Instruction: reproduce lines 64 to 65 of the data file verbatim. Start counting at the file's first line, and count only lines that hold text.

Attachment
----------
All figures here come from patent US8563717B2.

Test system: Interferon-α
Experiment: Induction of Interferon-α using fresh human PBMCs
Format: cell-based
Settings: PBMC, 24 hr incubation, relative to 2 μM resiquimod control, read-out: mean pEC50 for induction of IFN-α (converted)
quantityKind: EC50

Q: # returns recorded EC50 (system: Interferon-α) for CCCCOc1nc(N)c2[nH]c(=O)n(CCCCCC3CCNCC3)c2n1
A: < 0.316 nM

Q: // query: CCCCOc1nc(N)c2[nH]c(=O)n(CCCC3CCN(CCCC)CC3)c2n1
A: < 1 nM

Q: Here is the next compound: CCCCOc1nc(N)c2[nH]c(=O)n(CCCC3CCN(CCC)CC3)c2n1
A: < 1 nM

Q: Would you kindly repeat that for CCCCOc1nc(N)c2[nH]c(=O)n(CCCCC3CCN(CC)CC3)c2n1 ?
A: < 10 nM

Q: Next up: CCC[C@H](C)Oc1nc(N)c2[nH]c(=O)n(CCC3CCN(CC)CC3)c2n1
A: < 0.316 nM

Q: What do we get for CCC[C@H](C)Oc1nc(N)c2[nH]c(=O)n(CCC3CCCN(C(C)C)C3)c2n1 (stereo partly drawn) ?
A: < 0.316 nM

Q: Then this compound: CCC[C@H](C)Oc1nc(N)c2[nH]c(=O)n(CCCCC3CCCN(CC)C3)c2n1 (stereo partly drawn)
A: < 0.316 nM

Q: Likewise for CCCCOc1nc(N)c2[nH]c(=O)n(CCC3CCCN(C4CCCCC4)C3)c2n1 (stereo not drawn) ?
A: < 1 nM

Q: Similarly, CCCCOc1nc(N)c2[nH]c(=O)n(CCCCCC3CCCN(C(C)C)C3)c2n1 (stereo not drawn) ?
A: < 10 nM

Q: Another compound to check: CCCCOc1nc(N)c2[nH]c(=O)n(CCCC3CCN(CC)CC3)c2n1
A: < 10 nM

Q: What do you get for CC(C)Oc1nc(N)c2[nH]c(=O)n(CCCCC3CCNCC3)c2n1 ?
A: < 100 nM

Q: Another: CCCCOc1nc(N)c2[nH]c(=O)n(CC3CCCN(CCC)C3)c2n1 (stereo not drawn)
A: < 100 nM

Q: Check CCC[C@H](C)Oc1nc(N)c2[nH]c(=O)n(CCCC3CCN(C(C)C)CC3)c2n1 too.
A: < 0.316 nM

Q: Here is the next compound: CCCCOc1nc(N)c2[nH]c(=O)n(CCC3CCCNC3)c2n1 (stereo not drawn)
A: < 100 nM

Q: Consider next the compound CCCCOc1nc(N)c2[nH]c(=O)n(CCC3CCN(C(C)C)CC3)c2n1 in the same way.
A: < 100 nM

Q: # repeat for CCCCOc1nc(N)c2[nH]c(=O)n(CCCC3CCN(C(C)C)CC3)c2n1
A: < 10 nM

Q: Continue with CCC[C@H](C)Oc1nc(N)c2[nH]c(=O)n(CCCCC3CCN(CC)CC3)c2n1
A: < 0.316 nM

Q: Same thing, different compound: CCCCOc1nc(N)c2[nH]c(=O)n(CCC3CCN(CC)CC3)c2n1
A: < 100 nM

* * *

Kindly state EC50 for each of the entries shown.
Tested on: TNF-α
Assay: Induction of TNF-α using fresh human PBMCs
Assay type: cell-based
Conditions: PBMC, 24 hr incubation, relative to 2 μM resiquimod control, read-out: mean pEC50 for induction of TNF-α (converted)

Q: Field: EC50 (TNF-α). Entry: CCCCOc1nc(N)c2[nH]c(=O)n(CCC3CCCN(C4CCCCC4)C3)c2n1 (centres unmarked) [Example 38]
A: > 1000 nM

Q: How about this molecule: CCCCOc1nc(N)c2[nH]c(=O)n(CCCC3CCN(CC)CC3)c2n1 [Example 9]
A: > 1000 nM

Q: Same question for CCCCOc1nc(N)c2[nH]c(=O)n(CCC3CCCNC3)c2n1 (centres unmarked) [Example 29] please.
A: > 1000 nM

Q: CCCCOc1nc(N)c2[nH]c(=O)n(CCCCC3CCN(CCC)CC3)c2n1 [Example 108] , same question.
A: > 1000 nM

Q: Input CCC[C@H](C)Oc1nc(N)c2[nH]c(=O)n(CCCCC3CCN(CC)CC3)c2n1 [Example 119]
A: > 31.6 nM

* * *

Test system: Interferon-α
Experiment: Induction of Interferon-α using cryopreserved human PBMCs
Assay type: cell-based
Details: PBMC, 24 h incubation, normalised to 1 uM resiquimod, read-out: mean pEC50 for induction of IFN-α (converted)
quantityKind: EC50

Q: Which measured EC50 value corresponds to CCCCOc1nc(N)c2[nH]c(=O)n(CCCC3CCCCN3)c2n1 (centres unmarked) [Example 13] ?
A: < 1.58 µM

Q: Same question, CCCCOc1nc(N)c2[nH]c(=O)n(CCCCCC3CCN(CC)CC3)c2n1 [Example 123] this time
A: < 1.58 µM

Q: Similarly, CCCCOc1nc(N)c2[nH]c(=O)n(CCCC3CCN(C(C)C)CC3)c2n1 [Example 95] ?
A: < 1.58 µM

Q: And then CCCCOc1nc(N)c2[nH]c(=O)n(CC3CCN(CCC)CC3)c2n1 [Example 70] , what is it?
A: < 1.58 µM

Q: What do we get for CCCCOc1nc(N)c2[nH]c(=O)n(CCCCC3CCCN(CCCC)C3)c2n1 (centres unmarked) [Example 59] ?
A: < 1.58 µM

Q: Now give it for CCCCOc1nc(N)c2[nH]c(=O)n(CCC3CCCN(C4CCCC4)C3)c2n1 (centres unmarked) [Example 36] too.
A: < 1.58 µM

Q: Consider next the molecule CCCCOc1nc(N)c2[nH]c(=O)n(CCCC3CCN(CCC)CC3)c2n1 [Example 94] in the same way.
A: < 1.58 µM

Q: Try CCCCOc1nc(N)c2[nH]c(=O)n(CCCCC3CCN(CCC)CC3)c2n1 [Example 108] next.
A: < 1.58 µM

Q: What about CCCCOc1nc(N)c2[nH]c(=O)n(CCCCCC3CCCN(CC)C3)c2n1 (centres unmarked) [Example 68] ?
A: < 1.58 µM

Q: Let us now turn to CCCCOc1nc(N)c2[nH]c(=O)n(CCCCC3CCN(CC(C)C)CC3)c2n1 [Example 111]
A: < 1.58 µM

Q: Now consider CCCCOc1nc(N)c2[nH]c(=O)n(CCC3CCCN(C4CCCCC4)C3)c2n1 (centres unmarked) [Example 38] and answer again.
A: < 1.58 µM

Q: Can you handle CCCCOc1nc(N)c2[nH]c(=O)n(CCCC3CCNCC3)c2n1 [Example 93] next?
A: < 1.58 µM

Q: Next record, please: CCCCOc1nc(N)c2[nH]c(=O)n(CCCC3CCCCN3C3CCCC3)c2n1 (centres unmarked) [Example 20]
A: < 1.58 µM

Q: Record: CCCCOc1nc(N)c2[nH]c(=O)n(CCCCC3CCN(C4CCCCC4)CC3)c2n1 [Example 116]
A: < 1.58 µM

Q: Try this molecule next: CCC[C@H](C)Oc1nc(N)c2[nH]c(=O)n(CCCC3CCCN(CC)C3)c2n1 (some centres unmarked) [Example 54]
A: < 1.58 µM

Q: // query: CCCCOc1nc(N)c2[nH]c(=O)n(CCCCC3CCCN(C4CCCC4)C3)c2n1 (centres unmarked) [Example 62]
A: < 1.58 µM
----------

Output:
quantityKind: EC50

Q: Which measured EC50 value corresponds to CCCCOc1nc(N)c2[nH]c(=O)n(CCCC3CCCCN3)c2n1 (centres unmarked) [Example 13] ?